10 Questions: The Department of Distractions

News 13 Mar 2020

The Department of Distractions by Sheffield-based company Third Angel is…oh, hang on, I just got an email notification. Better check that first.

OK, where were we?

We sat down with writer & co-director, Alex Kelly and performer Umar Butt to find out more about the show…sorry, I just remembered I have to...back in a second.

Right, we set Alex and Umar our 10 Questions. They share their love of detective stories and their favourite distractions. It's a lovely read.

Anyway, here are their answers...don't you go getting distracted now.

1. What was the main inspiration for creating The Department of Distractions?

ALEX: It was two things really… We discovered, or noticed, ‘The Department’, in 2013 making a show called The Life & Loves of a Nobody. The Department are a clandestine organisation whose job it is to plant the seeds of stories out in the world, and in the media, apparently with the benign aim of making the world more interesting - stories that might grab your attention for a few moments on the way into work, or might be the subject of much discussion and speculation in the pub and on social media for a crucial day or two.

We realised we had been tracking their work for a while, in the projects we were interested in: urban legends, conspiracy theories, telephone boxes, empty benches, clues left in the street or buried in maps or letters pages or puzzles.

And the second thing, I’ve always wanted to write a detective story.

2. The Department of Distractions merges quite a few different genres – theatre, exposé, conspiracy-theory, detective-story – can you tell us more about how that mix came about and why?

ALEX: Rachael (Walton, Co-Artistic Director of Third Angel) and I both really like crime fiction. As a teenager I was obsessed with Raymond Chandler’s Philip Marlowe, Dennis Potter’s The Singing Detective, Sarah Paretski’s VI Warshawski books, Michael Dibdin’s Aurelio Zen series (and his other books in fact), Douglas Adam’s Dirk Gently and particularly the 80s TV series Moonlighting. This project felt like the opportunity to revisit those early obsessions.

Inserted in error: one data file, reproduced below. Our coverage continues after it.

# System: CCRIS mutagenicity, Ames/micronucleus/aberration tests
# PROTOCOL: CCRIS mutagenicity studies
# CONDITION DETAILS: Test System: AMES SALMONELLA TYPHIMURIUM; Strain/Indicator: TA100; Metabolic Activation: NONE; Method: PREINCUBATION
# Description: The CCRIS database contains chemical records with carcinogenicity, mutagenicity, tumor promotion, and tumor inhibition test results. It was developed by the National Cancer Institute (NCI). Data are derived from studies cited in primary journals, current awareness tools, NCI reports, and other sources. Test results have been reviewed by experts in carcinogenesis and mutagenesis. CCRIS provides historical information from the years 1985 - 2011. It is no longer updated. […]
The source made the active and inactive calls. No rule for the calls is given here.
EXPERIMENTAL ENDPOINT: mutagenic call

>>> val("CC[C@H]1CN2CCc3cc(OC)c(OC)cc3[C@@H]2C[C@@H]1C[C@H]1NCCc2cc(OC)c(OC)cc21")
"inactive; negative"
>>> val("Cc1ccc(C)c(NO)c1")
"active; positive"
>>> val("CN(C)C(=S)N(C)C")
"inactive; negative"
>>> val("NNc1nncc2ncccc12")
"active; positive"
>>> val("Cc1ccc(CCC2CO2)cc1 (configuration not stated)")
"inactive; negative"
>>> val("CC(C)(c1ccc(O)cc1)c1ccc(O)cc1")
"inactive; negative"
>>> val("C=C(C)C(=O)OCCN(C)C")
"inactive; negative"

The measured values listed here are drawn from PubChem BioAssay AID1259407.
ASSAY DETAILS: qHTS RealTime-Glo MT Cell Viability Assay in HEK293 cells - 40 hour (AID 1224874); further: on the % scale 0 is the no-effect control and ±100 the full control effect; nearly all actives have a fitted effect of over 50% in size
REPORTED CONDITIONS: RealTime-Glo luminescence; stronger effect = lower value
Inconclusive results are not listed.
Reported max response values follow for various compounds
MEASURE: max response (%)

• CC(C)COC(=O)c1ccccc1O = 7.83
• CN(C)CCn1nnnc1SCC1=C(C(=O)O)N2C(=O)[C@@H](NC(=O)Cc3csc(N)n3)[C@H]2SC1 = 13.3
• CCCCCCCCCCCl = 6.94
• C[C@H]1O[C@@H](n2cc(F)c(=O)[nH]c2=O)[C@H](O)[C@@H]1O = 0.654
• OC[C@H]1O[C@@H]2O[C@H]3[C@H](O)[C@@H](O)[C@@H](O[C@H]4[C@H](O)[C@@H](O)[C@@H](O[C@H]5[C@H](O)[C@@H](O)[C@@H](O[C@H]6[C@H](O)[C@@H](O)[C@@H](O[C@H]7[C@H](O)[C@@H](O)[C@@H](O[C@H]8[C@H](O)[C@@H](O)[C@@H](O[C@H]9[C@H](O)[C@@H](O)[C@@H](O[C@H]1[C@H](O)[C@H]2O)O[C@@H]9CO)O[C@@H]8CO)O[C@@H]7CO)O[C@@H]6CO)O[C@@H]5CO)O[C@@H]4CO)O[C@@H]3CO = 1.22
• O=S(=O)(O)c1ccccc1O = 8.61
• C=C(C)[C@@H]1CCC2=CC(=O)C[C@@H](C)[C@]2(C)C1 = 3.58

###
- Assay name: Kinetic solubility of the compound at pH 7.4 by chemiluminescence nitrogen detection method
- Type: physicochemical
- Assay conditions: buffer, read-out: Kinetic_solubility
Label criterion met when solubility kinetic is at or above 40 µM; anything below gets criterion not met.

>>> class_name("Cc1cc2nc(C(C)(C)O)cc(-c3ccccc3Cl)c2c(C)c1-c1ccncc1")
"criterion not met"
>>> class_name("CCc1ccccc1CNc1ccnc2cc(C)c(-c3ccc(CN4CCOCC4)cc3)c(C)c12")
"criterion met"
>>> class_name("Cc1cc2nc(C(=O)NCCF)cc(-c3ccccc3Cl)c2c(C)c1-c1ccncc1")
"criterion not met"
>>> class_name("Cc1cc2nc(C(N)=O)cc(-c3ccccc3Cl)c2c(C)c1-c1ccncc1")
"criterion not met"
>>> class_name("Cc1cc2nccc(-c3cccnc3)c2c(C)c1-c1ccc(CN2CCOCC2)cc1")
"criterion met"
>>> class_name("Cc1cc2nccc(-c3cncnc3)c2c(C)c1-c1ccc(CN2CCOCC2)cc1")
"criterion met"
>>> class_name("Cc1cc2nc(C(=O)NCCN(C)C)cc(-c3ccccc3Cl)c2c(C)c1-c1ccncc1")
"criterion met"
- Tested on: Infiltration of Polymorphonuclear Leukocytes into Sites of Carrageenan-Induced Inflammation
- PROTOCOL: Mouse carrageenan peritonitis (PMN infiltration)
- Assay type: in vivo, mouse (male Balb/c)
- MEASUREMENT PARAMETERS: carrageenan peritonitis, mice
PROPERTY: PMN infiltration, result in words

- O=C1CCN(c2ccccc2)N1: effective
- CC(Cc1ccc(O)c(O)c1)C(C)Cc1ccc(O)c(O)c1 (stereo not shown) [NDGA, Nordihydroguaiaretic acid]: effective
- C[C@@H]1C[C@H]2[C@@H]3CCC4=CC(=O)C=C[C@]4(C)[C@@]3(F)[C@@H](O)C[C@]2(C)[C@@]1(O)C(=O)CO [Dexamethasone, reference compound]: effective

The Department themselves are storytellers, and so the show explores the different ways they put stories out into the world, and includes stories within stories...

3. You quite frequently collaborate with Third Angel, who like to mix media and non-artistic expertise in their shows, what would you say is the importance of collaboration to you?

UMAR: The importance of collaboration makes good theatre. It’s all I know. Whether its text, or technology. Without collaboration, there is no theatre. If theatre is culture, then collaboration is life!

4. The Department of Distractions deals with themes that sound very similar to the current rise and concern surrounding fake news. As the piece has been in development with Third Angel (the theatre company) since 2014, how has that changed the show’s development?

ALEX: It has been pretty depressing to see the show become more relevant. However, it is worth noting that The Department themselves are clear - they don’t make stuff up. They draw our attention to true, interesting stories that are already out there in the world. Lying and Fake News are clumsy, dishonest strategies they frown upon.

5. The show asks us what is it that we’re not paying attention to – what is it that you think is one of your own main sources of distraction?

UMAR: I know you asked for one, but I have two and I can’t separate them.

  • The murmuration of Starlings. (Like this!). I can watch it until the end of the world.
  • And Cricket! The most compellingly beautiful sport and the best thing since sliced bread. In my opinion.

6. What do you hope audiences leave thinking, having seen the show?

UMAR: Pay more attention to the tiny details, Ask more questions. look more closely. Slow down a little.

7. You’ve performed at the Traverse Theatre before, welcome back! How does it feel to be returning?

UMAR: It always feels like I’m coming back home. I get to see my family and friends and in retrospect, they get to see what I’m up to. I’m so excited The Department of Distractions is at Traverse. A play with performers I absolutely adore, in a place that I love performing in.

8. How would you sum up The Department of Distractions in three words?

UMAR: Makes You Think

9. If you could be any famous detective, fictional or non-fictional, who would you be and why?

UMAR: IMRAN ALI, a detective in spy novels by Ibn e Safi. I always wanted to be him when I was young-er. I remember, I loved reading the Urdu novels growing up in Gujranwala, Pakistan.

10. What’s the best piece of advice you think you’ve been given, as a theatre-maker?

Not as a theatre-maker, but…

‘What’s the difference between knowledge and wisdom? The person who knows knowledge, will talk. The person who knows wisdom, will listen.’

Ghandi once said that.